Some ratios are not easy expressible as quotients but expressed traditionally using a logarithmic scale (typically in decibels, or in magnitude/bels) where its precision can be correctly specified (the precision is also logarithmic, and not linear like simple quotients).
My opinion is that P1107 is NOT a valid qualifier, but can only be used as a base virtual qualifier that MUST be derived: and each derivation can then specify its valid value range (not just 0 to 1). And the current range restriction on P1107 is also invalid and should be removed, migrated to derived properties usable as qualifiers. And P1107 should then be INVALID as a standalone qualifier (we'll then have to use derived properties based on P1107). The only applicable restriction for P1107 is that its given value must be numeric, or have some specific enumerated values like "unknown/undetermined" or "NaN" when its associated precision cannot be infered from the given numeric value.
Some ratios may also be set within an interval instead of a median value and a precision: we would need "min ratio" and "max ratio" instead, themselves also necessarily derived: as this would complicate the hierarchy of properties, I think it is just simpler to specify separate properties and require that P1107 must be used on an entity along with another property specifying the ratio base, and the ratio precision:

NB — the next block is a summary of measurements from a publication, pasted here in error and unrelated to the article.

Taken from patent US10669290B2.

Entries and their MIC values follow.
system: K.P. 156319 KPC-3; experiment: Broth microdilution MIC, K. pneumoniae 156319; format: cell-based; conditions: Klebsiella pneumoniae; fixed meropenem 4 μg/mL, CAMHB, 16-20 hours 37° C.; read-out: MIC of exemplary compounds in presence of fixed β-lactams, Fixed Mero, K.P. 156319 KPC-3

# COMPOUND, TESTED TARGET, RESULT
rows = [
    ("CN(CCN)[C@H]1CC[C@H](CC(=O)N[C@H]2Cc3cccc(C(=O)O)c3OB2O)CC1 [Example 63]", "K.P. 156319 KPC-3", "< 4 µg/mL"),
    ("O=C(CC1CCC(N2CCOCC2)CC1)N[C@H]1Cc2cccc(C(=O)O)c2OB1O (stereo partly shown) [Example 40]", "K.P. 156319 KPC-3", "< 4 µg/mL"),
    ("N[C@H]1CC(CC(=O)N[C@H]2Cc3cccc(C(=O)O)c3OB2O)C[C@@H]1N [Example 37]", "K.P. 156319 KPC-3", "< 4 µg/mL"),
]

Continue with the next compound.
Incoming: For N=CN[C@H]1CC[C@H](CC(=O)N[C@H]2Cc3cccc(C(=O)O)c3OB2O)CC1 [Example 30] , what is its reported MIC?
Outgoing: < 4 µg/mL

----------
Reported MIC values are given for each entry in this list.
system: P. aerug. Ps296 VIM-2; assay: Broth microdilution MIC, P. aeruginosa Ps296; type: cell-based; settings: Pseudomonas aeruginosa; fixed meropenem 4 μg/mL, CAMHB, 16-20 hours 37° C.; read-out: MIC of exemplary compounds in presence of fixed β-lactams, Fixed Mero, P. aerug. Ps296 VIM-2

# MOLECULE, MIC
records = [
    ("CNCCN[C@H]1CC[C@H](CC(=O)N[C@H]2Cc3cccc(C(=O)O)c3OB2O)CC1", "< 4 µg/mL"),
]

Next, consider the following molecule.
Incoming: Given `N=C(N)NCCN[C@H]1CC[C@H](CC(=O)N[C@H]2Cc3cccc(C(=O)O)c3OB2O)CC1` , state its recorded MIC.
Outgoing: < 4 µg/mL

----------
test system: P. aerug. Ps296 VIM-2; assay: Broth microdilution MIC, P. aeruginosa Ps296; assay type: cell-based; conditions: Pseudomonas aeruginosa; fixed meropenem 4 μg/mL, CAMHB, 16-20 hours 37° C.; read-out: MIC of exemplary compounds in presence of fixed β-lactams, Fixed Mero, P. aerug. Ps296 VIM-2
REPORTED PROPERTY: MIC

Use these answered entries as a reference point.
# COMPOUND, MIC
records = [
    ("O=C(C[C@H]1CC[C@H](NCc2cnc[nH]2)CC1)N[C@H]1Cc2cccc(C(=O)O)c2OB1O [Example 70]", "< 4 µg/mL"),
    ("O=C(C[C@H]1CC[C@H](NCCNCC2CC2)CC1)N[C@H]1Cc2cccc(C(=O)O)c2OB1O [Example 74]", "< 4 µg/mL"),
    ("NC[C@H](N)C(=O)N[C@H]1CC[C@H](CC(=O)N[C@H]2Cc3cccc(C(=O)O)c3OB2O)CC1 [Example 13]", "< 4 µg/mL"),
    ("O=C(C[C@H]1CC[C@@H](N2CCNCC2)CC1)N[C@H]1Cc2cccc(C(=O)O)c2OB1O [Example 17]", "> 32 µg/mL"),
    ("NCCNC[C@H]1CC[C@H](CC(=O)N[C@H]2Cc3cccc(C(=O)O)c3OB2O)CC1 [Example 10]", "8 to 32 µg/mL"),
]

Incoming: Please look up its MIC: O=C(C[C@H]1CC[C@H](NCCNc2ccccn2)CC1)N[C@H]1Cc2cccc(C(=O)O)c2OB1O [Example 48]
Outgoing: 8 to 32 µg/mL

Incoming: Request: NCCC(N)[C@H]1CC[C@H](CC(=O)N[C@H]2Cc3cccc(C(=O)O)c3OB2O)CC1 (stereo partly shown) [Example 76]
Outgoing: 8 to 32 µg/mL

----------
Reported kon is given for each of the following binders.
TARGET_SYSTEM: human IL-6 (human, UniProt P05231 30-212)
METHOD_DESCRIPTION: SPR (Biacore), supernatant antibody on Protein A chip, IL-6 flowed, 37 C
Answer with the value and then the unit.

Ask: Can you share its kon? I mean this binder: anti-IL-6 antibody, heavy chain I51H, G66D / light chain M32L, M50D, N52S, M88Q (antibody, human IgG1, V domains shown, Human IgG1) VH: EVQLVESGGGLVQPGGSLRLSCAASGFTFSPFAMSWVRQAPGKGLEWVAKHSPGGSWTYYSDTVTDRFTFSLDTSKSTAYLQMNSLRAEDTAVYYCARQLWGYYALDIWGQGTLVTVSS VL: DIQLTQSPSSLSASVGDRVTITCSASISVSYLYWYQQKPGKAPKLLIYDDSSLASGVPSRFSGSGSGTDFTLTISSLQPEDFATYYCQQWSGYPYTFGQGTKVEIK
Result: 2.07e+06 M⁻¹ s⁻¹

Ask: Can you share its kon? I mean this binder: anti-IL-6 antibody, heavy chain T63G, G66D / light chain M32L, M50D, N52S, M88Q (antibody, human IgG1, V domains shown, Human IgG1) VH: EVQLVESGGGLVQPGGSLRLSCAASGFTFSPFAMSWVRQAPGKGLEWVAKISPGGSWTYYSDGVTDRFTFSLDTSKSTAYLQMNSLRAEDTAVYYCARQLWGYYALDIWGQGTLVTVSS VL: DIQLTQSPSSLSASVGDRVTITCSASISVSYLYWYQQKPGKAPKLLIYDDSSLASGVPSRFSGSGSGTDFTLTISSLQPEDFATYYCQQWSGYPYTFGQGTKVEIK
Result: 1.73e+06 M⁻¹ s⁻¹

• "ratio min" and "ratio max" would then be the only two derivations of this P1107,
  • an entity would be qualified either with P1107, or either with with "ratio min" and/or "ratio max" (a P1107 qualifier being normally incompatible with the two others for the same entity declaration),
  • and used preferably (mandatorily?) with a "ratio unit" (which correctly specifies the valid ranges accepted for the value given to P1107 or the other two "ratio min" and "ratio max" derived properties, and which gives a meaning to the precision given and on the method of computing the ratio: linear, logarithmic; possibly other methods like Gaussian or Poisson, based on some "average" metric, or metric computed on a 80%/20% probabily split, or on a predetermined number of samples for statistic estimations, and a "standard deviation").
  • Some "ratios" don't have precise values but are qualitative (e.g. observations of effects), such as magnitude scales: the unit is then based on a specific standard or method used to give an estimated scale (e.g. magnitudes for earthquakes, or storms, based on physical damages, or costs for emergency efforts or for recovery; or estimations of risks in financial applications, such as notation scores). In such ases they are known only by qualitative quantifiers (such as "insignificant/almost never, very low/rare, low, below normal, normal, above normal, high, very high/frequent, almost always") but their associated numeric value is not significant (only their relative order is known, you can't compute an average between two of these values, it's impossible to aggregate them in summations).
So I don't see how we can really fix this P1107, which has false positives in almost all uses cases: it is not correctly specified, unverifiable, there are exceptions every time, and it's too ambiguous. I suggest deprecating P1107 as a valid qualifier, making it only a base property for other properties, and removing completely its current restrictions on allowed values. Verdy p (talk) 16:02, 1 March 2019 (UTC)